'Red Crystal' emblem provided with additional trademark protection


Bill C-61, which implements the Protocol Additional to the Geneva Conventions of August 12 1949 and Relating to the Adoption of an Additional Distinctive Emblem (Protocol III), has entered into force. Protocol III creates an additional distinctive emblem for the Red Cross and Red Crescent that is free from religious connotations. The new distinctive emblem, which has been dubbed the 'Red Crystal', is described by Protocol III as consisting of "a red frame in the shape of a square on edge on a white background". The Red Crystal symbol is intended to be placed on humanitarian and medical vehicles and buildings to protect them from military attack.

As specified by the Geneva Conventions, the four recognized emblems are to be used to denote only:

Bill C-61 amends the Geneva Conventions Act, the Trademarks Act and the Act to Incorporate the Canadian Red Cross Society in order to implement Protocol III. Specifically, Bill C-61 amends Section 9 of the Trademarks Act, which regulates prohibited marks. Section 9 prohibits anyone from "adopting in connection with a business" any of the listed prohibited marks, or any mark "so nearly resembling as to be likely to be mistaken for" any of the listed marks. Prior to Bill 61, Section 9(f) to (h) of the act read as follows:

"9(1) No person shall adopt in connection with a business, as a trademark or otherwise, any mark consisting of, or so nearly resembling as to be likely to be mistaken for:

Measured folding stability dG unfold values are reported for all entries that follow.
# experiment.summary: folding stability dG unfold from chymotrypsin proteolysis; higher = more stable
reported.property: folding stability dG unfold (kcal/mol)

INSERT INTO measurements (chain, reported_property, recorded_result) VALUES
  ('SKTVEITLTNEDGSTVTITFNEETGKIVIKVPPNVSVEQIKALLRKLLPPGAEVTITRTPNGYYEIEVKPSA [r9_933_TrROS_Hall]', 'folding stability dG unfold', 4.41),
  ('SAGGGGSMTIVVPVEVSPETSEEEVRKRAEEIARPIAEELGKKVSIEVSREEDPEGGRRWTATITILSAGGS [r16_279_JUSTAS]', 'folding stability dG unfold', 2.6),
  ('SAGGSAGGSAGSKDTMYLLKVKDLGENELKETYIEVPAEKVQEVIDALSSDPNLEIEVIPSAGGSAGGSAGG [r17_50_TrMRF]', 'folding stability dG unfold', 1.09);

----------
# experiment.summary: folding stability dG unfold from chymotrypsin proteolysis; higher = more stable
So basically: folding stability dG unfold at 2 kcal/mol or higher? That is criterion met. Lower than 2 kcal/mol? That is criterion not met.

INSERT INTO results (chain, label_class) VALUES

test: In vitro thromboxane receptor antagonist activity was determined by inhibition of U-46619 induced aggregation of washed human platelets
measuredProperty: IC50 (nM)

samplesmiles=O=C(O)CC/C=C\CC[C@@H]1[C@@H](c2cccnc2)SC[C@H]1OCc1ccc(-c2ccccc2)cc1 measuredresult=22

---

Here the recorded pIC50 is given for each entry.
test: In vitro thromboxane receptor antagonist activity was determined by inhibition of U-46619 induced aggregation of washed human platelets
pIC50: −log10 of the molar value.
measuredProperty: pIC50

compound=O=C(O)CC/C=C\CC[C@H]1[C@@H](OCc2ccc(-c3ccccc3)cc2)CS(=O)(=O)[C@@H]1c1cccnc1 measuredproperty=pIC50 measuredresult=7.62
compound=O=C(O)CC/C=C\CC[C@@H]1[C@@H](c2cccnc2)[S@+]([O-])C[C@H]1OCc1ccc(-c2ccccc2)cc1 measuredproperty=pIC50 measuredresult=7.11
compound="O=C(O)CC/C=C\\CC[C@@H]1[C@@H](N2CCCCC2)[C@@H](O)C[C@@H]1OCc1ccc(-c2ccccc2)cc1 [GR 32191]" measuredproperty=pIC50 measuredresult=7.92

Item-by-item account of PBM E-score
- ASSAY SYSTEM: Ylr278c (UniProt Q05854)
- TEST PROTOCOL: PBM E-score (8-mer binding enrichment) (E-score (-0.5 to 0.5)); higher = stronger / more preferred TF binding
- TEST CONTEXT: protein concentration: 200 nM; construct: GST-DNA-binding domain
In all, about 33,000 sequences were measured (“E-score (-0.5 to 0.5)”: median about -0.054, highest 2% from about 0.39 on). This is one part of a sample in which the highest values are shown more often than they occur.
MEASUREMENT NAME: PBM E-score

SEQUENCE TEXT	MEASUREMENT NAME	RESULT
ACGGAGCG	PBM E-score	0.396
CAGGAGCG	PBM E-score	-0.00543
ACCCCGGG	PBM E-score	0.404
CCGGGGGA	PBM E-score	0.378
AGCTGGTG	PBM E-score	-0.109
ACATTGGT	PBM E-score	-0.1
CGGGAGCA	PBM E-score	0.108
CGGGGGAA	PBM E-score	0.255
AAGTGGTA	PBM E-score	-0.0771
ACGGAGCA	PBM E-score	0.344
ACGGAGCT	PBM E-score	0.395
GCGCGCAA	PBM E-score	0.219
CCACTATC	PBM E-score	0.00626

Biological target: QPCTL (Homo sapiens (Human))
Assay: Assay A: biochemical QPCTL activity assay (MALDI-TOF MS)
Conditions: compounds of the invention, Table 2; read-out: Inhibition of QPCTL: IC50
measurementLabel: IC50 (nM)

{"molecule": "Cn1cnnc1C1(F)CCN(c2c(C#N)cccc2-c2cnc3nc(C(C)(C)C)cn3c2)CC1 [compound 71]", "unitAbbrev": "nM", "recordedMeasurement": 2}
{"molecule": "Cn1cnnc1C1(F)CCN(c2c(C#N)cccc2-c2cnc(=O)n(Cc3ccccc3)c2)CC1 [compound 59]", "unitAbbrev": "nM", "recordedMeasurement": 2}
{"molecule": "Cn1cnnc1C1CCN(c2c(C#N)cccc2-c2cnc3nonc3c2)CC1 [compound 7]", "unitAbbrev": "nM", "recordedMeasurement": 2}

(f) the emblem of the Red Cross on a white ground, formed by reversing the federal colours of Switzerland;

(g) the emblem of the Red Crescent on a white ground;

(h) the equivalent sign of the Red Lion and Sun used by Iran

Bill C-61 amends Section 9 of the act so as to include the Red Crystal emblem as a prohibited mark (prohibited marks also include national flags, the words 'United Nations' or its official emblem, and the international distinctive sign of civil defence).

The Red Cross has already sought to enforce its rights at the Trademark Opposition Board and in the Federal Court. In Canadian Red Cross Society v Simpsons Ltd ([1983] 2FC 372), the court refused to grant an interlocutory injunction against a merchandiser which sold green towels with a logo comprising a red cross. The Federal Court held that the balance of convenience favoured the defendant and that the loss of goodwill apprehended by the Red Cross was speculative.

Moreover, in Canadian Red Cross Society v Kit Care ((1998) 86 CPR (3d) 536), the Canadian Red Cross Society successfully invoked Section 9 to oppose the registration of a mark in which a cross figured prominently. The failure of the applicant to undertake not to colour the cross in red meant that the applicant's mark would be "almost identical to or at least likely to be mistaken for the opponent's Red Cross".

John Macera, Macera & Jarzyna - Moffat & Co, Ottawa

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